* Circuit breakers pilot expires Dec. 10
* Regulator wants replacement “limit up/limit down” plan
* Permanent fix for May 6-like market drops sought (Adds background on trading curbs, byline)
By Rachelle Younglai and Jonathan Spicer
WASHINGTON/NEW YORK, Dec 2 (Reuters) - U.S. regulators are considering a three-month extension to their pilot program that gives stocks a reprieve when they are in freefall, people familiar with the situation said on Thursday.
The Securities and Exchange Commission’s circuit breaker program expires Dec. 10 and the regulator is under pressure to find permanent solutions to bolster market integrity after the May “flash crash.”
The circuit breakers pause trading in a company’s stock when it is dropping precipitously. The SEC is now trying to craft measures known as “limit up/limit down” that would slow, not stop, trading when markets fall.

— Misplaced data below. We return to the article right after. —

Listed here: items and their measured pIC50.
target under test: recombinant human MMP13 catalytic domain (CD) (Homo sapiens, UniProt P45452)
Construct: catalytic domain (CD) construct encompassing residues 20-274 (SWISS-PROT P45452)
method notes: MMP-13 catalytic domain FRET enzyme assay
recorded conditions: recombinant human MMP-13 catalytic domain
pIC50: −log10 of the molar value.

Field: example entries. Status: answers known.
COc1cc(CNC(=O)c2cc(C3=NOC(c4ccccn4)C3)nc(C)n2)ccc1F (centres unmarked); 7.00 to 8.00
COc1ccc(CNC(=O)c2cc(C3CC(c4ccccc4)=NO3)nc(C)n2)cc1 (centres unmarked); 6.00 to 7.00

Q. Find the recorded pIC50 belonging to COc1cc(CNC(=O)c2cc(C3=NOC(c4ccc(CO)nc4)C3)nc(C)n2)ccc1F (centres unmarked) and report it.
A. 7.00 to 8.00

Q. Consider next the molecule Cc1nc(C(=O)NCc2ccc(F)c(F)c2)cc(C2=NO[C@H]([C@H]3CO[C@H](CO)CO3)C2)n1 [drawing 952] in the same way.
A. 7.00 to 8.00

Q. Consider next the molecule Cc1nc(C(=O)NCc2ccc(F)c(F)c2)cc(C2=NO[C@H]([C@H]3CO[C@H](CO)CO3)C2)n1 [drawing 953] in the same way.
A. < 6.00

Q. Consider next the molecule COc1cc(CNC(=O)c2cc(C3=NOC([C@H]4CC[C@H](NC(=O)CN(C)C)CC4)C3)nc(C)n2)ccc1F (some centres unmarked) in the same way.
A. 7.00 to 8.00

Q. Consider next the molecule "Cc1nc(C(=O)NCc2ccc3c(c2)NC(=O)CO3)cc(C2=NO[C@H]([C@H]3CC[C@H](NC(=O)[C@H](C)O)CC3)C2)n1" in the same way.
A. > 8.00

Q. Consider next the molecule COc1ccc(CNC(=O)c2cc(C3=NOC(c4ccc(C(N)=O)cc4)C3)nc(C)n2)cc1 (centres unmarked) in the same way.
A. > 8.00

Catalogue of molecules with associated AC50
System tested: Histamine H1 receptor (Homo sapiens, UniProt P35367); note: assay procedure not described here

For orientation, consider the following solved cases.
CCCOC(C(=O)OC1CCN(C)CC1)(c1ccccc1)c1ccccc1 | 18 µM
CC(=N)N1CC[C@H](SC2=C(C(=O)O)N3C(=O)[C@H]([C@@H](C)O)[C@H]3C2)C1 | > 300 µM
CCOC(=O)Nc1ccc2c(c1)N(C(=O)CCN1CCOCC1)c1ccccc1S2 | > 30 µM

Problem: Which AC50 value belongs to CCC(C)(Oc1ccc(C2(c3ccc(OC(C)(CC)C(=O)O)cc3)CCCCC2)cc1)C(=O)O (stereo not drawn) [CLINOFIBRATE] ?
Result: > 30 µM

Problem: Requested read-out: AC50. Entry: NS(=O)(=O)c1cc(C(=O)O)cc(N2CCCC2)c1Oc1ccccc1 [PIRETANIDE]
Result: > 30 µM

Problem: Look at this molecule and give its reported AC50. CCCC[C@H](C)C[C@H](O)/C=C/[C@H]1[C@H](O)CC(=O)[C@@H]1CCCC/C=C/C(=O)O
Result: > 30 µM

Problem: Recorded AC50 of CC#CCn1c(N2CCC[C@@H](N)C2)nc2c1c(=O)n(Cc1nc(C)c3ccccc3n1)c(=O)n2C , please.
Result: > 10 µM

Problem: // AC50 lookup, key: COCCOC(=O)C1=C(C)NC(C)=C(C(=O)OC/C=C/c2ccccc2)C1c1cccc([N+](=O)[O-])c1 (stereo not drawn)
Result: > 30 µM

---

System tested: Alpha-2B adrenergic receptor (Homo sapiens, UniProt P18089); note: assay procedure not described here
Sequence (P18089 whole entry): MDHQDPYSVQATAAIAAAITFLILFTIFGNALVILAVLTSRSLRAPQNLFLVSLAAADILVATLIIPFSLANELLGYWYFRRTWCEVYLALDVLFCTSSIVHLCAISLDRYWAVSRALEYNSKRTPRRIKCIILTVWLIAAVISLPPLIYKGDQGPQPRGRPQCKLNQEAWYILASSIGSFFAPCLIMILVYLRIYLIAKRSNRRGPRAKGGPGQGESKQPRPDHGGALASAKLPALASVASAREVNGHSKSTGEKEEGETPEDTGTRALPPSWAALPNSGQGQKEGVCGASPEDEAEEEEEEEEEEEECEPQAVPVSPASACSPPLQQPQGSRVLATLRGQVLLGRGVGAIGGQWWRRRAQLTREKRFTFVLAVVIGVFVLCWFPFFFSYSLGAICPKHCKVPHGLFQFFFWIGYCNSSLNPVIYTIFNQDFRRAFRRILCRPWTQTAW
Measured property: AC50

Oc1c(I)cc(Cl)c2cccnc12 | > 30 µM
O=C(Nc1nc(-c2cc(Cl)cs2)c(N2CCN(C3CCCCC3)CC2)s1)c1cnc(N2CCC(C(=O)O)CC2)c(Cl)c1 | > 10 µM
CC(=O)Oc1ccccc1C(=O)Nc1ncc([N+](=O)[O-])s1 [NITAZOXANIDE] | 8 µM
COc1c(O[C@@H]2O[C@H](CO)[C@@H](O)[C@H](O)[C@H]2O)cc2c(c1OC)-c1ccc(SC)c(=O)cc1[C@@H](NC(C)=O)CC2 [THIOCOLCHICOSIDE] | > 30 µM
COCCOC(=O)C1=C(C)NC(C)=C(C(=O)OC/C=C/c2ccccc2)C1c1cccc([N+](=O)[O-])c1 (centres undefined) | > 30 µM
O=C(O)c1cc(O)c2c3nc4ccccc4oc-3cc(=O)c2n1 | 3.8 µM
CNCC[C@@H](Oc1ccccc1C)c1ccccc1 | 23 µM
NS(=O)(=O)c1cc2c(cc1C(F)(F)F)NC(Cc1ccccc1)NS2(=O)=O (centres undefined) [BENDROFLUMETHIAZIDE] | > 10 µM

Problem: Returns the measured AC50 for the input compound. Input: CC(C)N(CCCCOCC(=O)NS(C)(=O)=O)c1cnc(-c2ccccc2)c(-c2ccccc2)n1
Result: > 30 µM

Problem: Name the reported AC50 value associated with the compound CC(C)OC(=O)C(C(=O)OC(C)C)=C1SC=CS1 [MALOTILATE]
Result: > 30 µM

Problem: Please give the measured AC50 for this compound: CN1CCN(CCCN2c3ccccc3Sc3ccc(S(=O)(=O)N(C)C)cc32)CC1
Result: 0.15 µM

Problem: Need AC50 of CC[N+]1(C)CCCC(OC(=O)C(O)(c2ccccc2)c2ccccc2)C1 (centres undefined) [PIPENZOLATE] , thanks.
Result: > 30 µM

But the SEC has been deluged with work since the passage of the Dodd-Frank legislation in July, delaying fixes for the fragmented and high-speed U.S. equity markets. [ID:nN30293234]
Now the SEC is considering extending its circuit breaker program by at least three months to give the exchanges time to implement new measures, said the sources, who were not authorized to speak to the press.
Some $1 trillion of paper value was temporarily wiped out in the surprise May 6 “flash crash,” which rattled investors and called into question the basic structure of the mostly electronic U.S. marketplace.
The stock-specific circuit breakers were adopted in June as the main response to the unprecedented crash.
They stop trading for five minutes when a stock moves more than 10 percent in five minutes. These new circuit breakers are in addition to older index-based breakers that did not trip on May 6. (Reporting by Rachelle Younglai and Jonathan Spicer)